Black is used as a colour of darkness, death, evil, bad luck and mourning. Generally, most
cultures around the world use black as a colour of mourning, and widows from the African
culture, in particular, are expected to wear all-black attire for a year to mourn their husbands.
Although this colour is associated with death and mourning, contemporary women’s
movements have reintroduced black as a colour of resistance and resilience. This article applies
African feminist critical hermeneutics of suspicion to the Thursdays in Black (TIB) campaign
and blackening of the widow’s body and attire. The aim is to explore how this campaign is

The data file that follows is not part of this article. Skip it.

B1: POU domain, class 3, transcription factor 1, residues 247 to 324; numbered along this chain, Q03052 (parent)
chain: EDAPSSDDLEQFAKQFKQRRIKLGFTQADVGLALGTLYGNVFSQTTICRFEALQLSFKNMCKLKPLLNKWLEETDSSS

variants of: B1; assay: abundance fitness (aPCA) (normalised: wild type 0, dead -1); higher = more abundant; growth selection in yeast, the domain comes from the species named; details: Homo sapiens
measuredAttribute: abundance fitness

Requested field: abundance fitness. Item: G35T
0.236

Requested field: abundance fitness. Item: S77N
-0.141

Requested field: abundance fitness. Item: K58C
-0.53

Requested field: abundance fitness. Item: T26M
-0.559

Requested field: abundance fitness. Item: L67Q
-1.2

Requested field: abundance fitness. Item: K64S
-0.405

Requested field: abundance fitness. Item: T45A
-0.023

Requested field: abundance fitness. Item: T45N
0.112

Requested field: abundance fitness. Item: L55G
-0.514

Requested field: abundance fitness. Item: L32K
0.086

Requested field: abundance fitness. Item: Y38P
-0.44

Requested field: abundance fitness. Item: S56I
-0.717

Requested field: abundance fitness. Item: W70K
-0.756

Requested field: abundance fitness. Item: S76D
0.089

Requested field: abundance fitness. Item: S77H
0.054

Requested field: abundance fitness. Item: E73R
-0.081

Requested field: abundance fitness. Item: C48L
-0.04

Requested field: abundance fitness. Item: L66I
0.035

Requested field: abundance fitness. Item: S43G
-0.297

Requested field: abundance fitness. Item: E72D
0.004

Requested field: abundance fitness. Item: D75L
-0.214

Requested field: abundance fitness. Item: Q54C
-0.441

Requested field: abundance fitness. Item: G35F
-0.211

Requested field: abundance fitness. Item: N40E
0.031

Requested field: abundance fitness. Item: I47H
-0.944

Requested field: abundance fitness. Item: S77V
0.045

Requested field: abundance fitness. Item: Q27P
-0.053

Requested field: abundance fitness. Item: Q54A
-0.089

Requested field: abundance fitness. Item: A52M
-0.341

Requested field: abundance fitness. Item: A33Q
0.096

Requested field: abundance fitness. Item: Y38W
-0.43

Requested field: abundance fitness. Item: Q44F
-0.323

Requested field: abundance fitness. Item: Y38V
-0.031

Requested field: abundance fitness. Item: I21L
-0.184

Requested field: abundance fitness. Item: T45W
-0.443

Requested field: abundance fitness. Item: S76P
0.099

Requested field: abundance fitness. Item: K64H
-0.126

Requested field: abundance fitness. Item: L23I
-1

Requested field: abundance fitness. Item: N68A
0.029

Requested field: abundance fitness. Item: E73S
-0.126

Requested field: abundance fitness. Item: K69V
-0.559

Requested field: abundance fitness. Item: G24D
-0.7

contrary to the blackening of the widow’s body and attire in their cause and how the campaign’s
wearing of black is emotionally divorced from the struggles of widows who experience
distress, sadness and shame by wearing the black attire.
CONTRIBUTION : The article applies an African feminist hermeneutics of suspicion to the colour
black used by the TIB campaign for solidarity with victims of sexual and gender-based violence
(SGBV). It questions the relevance of this campaign to a widow who puts on a black attire for
Special Collection: Women Theologies, sub-edited by Sinenhlanhla S. Chisale (Midlands State University) and Tanya van Wyk
(University of Pretoria).
Dr Chisale is participating in
the research project, ‘Gender
Studies and Practical
Theology Theory Formation’,
directed by Prof. Dr Yolanda
Dreyer, Department of
Practical Theology, Faculty of
Theology and Religion,
University of Pretoria.